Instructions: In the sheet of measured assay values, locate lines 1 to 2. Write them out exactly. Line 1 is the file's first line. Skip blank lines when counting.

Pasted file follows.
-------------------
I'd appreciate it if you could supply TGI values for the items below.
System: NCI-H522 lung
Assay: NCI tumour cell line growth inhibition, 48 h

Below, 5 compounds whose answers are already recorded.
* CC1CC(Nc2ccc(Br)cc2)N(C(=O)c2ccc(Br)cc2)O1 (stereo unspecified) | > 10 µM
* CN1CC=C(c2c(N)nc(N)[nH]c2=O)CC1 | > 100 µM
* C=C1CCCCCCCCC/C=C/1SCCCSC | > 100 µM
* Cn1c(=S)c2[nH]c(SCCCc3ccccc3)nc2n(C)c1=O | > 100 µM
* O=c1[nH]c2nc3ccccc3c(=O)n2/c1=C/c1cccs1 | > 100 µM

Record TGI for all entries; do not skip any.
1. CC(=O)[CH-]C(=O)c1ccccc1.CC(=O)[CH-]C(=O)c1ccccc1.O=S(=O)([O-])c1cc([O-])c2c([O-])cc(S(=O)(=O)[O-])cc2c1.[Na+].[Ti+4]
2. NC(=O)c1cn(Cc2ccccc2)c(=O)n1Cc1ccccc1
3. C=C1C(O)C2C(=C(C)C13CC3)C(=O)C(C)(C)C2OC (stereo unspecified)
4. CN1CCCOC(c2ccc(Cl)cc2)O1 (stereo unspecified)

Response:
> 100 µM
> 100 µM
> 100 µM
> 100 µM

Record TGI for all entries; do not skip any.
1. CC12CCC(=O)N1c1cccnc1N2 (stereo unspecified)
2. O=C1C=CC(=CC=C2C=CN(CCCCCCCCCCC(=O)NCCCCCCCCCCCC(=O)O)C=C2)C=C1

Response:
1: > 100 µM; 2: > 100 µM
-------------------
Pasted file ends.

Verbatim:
I'd appreciate it if you could supply TGI values for the items below.
System: NCI-H522 lung